`//@`

is a "post-order tree traversal". It visits every node in a tree structure, each node's children being visited before the node itself. The supplied function is called with each node as its argument, the node's children already having been "expanded" by a previous call. Tree data structures are common, along with the need to traverse them. But I dare say that the primary use case for `//@`

in a Mathematica context is to implement evaluators.

Let's start by creating a random tree-structured expression:

```
In[1]:=
$expr = 500 //.
n_Integer /; RandomInteger[100] < n :>
RandomChoice[{p, m}] @@ RandomInteger[Floor[n/2], 2]
$expr//TreeForm
Out[2]= p[m[p[34, 22], m[11, 24]], p[m[6, 7], 10]]
```

Let's say that we want to create an evaluator for a mini-language using expressions of this form, where `p`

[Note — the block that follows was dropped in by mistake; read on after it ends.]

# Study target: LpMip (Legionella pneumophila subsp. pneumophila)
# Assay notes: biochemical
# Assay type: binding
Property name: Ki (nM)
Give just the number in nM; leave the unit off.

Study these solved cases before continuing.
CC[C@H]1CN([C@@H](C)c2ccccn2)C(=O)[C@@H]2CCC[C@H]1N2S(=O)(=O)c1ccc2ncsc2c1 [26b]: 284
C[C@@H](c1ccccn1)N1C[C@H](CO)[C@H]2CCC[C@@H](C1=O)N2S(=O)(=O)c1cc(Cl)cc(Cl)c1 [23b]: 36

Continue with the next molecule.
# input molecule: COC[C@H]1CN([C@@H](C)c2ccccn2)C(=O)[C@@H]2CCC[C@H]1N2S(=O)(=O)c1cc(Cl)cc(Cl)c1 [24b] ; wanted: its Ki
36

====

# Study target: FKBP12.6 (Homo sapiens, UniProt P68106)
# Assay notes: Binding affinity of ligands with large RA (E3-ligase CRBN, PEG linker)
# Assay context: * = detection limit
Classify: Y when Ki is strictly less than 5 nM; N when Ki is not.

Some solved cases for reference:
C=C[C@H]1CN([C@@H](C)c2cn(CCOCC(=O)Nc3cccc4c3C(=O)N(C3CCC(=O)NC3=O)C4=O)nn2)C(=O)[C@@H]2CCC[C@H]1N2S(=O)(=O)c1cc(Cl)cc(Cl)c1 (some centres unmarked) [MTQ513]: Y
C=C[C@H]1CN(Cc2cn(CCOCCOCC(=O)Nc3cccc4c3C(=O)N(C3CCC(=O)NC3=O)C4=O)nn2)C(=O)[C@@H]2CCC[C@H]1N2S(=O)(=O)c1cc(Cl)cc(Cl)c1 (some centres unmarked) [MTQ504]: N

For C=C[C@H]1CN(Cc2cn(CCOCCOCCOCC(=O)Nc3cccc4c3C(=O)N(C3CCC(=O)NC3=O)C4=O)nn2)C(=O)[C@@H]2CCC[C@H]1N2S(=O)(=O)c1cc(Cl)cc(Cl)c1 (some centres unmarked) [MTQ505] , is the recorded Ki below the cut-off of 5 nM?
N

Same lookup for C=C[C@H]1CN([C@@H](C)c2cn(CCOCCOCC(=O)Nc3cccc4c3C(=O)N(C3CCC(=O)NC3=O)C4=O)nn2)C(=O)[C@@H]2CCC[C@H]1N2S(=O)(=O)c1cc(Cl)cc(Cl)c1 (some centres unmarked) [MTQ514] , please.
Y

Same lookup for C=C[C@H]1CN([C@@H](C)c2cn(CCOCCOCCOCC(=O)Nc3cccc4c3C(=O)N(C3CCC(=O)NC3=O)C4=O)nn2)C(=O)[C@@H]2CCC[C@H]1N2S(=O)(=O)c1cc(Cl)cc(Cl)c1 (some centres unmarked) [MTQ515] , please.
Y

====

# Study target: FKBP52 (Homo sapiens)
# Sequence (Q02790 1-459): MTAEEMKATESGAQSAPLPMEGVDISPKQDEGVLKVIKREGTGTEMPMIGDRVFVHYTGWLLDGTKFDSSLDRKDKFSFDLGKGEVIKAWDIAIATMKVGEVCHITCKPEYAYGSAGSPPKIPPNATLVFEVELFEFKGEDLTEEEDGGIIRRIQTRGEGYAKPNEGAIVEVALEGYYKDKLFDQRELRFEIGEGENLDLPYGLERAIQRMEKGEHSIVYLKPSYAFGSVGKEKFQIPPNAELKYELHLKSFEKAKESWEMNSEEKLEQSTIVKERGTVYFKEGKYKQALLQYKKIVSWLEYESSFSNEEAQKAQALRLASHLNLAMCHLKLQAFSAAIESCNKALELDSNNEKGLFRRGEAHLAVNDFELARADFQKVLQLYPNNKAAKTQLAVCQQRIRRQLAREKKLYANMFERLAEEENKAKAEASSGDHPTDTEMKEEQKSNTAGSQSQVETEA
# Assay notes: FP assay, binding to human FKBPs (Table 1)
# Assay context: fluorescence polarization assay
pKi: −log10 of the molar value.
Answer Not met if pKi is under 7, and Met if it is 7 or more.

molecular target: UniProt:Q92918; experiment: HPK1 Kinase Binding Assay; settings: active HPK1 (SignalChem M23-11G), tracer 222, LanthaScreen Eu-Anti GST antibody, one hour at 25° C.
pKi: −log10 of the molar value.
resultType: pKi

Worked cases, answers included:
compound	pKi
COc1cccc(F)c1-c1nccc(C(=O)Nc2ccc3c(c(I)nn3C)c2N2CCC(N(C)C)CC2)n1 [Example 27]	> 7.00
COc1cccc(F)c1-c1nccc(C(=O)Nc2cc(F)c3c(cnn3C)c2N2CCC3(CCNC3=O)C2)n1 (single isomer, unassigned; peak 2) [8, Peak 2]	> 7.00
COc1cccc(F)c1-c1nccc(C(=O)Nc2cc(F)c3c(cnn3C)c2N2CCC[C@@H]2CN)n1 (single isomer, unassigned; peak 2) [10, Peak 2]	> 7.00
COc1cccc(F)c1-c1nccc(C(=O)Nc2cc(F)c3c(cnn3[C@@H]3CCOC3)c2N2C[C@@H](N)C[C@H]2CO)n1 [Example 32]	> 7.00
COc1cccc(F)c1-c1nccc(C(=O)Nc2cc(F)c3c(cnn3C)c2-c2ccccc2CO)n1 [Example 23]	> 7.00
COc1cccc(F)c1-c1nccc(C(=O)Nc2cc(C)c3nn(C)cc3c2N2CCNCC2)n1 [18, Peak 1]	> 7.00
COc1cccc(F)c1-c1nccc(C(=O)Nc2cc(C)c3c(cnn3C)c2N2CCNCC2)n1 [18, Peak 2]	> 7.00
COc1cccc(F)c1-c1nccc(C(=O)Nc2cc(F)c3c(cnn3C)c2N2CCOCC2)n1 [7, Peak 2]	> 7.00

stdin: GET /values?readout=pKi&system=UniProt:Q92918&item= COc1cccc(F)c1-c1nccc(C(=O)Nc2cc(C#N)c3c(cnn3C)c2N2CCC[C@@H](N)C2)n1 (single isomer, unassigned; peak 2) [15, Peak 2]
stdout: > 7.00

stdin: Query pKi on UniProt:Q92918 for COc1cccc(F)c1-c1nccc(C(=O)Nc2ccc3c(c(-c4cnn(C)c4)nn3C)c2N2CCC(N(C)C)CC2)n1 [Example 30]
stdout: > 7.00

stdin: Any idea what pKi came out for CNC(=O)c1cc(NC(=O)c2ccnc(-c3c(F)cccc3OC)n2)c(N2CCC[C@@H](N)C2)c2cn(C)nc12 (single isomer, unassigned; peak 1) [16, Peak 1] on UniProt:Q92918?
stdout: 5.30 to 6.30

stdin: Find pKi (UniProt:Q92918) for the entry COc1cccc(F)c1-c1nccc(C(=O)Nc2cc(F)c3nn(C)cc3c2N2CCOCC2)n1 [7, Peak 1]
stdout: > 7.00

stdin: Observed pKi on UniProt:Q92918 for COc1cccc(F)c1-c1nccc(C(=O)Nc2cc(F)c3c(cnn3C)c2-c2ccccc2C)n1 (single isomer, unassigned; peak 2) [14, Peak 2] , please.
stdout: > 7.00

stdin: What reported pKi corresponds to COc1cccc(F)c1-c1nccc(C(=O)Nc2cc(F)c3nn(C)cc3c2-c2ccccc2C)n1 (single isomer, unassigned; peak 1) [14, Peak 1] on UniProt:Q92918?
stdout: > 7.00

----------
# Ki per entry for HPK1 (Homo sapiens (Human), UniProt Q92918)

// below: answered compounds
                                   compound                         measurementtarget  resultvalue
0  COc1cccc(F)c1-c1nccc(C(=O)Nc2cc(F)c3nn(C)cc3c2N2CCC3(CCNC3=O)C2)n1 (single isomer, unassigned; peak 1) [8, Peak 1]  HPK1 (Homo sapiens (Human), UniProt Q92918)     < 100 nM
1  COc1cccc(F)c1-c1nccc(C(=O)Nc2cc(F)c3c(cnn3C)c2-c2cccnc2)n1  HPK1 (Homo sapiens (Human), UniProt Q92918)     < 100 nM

means "plus" and `m`

means minus. We can write a recursive-descent evaluator for this mini-language thus:

```
In[4]:=
eval1[p[a_, b_]] := eval1[a] + eval1[b]
eval1[m[a_, b_]] := eval1[a] - eval1[b]
eval1[a_] := a
In[7]:=
eval1[$expr]
Out[7]= 78
```

It gets tiresome to have to explicitly write the recursive calls to `eval1`

in each of the rules. Furthermore, it is easy to forget to add the recursive call in a rule. Now consider the following version of the same evaluator:

```
In[8]:=
eval2[p[a_, b_]] := a + b
eval2[m[a_, b_]] := a - b
eval2[a_] := a
```

The "noise" of the recursive calls has been removed so that the rules are easier to read. Surely we can find some way to automatically insert the necessary recursive calls? Enter `//@`

:

```
In[11]:=
eval2 //@ $expr
Out[11]= 78
```

It does just what we need. With slight abuse of terminology borrowed from functional programming, we can say that we have lifted `eval2`

to be a recursive-descent function. You can see the effect in the following diagram.

```
In[12]:=
"eval2" //@ $expr // TreeForm
```

**Postscript**

In Mathematica there are always many ways to achieve an effect. For this toy evaluator, all of the preceding discussion is overkill:

```
In[13]:=
$expr /. {p -> Plus, m -> Subtract}
Out[13]= 78
```

... if only it were always so easy to check if an evaluator was giving the right results :)